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Science Provides the 'Why' of Love, Balinese Retreat Provides the 'How'

Balinese Retreat, boutique Melbourne couples accommodation, is helping couples put into practice
the theories of love that science has uncovered over the past years.

Melbourne, Australia, October 06, 2010 --(PR.com)-- Science has made some stunning leaps forward
throughout most of our lifetimes, and in past months has been turning its considerable array of tools to
discovering why we fall in love, what happens to our brains when we experience long lasting love,
whether opposites truly attract and why we have different expectations of our partners while dating as
compared to in marriage.

However, all these new discoveries need a place for putting the theory into practice. Melbourne weekend
escape Balinese Retreat has proven exceptionally successful at keeping the romance alive for couples,
helping put the theory of science into practice on the ground.

Balinese Retreat, boutique Melbourne couples accommodation, is helping couples put into practice the
theories of love that science has uncovered over the past years.

There has been sizeable scientific interest in love over the past few years, with some of the key findings
including:

There is an evolutionary drive for monogamy, with the need for females to have a stable home in which
to successfully raise their young, and men needing to limit the size of their brood to ensure that each
offspring is more likely to survive.

Opposites don't necessarily attract: "We are twice as likely to be attracted to someone when we agree on
six out of 10 issues than we are with someone who we only agree with on three out of 10 issues," found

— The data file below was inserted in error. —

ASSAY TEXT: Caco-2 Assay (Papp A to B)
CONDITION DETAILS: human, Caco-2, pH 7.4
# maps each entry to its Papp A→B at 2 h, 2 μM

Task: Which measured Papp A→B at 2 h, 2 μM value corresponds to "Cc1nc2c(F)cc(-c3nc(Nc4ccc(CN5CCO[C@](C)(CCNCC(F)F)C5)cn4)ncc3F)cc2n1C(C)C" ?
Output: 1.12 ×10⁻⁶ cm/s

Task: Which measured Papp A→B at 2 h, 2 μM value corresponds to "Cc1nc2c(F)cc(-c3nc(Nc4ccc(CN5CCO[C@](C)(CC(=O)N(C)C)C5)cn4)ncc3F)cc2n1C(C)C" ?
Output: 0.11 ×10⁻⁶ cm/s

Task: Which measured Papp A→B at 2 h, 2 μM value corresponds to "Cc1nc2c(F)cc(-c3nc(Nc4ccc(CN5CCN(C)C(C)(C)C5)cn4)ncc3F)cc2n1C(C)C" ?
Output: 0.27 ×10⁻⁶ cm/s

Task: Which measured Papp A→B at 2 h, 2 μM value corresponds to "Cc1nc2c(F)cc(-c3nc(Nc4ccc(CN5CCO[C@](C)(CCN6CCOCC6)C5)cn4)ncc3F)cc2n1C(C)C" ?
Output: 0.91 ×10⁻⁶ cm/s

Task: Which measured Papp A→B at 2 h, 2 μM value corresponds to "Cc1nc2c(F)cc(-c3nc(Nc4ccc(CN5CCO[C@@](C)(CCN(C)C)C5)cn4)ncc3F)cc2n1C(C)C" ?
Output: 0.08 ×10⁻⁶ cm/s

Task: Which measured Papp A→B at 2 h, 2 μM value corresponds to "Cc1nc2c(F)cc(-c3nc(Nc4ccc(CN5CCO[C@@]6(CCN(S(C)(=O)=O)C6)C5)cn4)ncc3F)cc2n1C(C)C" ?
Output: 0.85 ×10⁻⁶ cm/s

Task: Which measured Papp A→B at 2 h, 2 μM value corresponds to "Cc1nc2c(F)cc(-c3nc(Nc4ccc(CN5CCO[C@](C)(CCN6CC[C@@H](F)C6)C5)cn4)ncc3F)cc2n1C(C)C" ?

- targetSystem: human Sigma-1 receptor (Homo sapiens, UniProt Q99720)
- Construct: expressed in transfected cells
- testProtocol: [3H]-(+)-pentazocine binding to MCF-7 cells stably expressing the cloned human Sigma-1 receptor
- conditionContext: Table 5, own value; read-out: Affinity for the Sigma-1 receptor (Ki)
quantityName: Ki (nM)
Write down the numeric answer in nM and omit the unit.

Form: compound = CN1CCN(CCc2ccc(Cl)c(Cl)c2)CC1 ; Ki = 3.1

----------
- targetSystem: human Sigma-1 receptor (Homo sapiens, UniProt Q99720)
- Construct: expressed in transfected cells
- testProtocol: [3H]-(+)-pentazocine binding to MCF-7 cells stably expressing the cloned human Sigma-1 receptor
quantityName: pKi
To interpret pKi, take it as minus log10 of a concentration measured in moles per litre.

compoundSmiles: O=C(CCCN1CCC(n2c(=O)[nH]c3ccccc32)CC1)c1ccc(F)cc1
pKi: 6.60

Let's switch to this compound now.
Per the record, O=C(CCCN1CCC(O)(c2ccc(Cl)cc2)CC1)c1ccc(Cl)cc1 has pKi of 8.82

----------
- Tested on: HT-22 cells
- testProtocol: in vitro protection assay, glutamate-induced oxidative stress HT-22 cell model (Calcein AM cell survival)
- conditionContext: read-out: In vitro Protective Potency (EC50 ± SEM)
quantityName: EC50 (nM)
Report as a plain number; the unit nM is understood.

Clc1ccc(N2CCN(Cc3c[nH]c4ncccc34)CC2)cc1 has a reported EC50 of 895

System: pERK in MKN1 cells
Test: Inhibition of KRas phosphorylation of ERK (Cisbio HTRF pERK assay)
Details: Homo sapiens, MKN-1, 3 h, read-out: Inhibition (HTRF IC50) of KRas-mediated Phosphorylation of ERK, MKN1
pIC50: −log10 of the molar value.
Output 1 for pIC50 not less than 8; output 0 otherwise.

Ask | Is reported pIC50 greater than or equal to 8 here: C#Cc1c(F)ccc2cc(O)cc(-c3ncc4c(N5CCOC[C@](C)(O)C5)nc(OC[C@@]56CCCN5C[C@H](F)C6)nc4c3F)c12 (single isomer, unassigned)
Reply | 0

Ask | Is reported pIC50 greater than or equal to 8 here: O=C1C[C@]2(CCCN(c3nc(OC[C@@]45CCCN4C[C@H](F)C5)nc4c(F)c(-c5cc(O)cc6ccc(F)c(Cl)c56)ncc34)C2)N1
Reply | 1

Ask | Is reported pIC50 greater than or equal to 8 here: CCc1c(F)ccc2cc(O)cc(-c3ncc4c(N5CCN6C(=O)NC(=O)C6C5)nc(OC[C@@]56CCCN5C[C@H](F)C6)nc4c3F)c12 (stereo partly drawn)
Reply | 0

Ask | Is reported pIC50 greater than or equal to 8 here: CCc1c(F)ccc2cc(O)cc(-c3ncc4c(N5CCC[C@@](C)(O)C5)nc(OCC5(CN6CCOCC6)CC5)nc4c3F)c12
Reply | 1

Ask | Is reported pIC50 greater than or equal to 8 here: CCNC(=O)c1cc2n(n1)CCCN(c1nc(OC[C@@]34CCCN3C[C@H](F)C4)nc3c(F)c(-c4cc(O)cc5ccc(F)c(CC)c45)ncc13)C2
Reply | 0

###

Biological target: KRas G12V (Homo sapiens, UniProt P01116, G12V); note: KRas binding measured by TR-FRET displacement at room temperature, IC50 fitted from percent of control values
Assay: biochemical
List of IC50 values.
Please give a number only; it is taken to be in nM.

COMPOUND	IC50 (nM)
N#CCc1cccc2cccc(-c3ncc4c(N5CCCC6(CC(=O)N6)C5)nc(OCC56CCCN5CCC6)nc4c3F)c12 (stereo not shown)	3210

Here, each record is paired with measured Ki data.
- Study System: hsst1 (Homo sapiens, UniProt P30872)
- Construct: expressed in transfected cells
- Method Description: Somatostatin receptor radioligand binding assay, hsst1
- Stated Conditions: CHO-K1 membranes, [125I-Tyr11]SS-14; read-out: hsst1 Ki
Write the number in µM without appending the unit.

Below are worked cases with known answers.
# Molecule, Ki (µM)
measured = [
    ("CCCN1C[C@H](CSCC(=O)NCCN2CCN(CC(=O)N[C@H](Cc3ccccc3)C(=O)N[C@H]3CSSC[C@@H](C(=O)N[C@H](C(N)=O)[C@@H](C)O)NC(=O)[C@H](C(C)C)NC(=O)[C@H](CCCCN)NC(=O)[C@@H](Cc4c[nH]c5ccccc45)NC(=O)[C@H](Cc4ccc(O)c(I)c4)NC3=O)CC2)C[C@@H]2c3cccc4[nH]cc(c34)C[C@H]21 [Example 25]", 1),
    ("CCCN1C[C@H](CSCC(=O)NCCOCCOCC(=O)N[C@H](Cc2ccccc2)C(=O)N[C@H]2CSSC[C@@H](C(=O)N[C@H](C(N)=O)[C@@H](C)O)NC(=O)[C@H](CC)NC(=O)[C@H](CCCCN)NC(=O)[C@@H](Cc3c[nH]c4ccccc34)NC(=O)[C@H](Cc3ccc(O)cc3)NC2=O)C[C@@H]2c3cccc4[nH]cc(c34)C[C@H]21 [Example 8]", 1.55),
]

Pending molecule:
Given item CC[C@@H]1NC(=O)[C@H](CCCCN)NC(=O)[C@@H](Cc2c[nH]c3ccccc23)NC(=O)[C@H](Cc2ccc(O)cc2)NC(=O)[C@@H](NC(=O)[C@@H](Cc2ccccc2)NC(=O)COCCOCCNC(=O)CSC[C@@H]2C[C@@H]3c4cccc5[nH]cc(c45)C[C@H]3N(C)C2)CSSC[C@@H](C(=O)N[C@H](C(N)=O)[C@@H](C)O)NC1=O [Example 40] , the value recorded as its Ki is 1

psychologist Donn Byrne of the University of Pennsylvania.

Brain scans done by researchers at Stony Brook University in New York have revealed that love does not
necessarily fade over time.

"It's fascinating to discover about the science of love; it gives us some real clues to happiness in our own
relationships and life in general," say Ms. Deborah Quitt, owner of Balinese Retreat. "We've specifically
designed our luxury accommodation to facilitate closeness, monogamy and agreement, and we believe
that short breaks at Balinese Retreat do have a major impact on our guests' relationship health," Ms. Quitt
continued.

These theories have been extended into practical applications through a recent survey of 3,000 married
adults on Confetti, which discovered that most successful marriages shared characteristics like:

Two surprise Melbourne weekend escapes every year


An annual holiday

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Two shared hobbies
Two separate nights out with friends per month
Saying "I love you" at least once per day
Sex at least 3 times a week
Two romantic meals out per month

"Removing yourself from the pressures of everyday life is a must for keeping the romance alive - that's
where Balinese Retreat can be real relationship medicine," Ms. Quitt finished.

About Balinese Retreat:

The Balinese Retreat was opened in November 2005 after taking nearly 18 months to build. Designed to
create every brides dream place for her wedding night, the Balinese Retreat welcomes all guests whether
for a romantic proposal, birthday, anniversary, weekend escape or getaway.

It recreates the essential elements of a five-star Asian resort exclusively for one couple per night.

Sources:

http://www.time.com/time/health/article/0,8599,1704355-3,00.html

http://www.scientificamerican.com/blog/post.cfm?id=this-is-your-brain-on-love-lasting-2009-01-06

http://www.confetti.co.uk/

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Contact Information:
Balinese Retreat
Deborah Quitt
03 9737 0413
mia@shoutwebstrategy.com.au
http://www.balineseretreat.com.au/

Online Version of Press Release:


You can read the online version of this press release at: http://www.pr.com/press-release/267398

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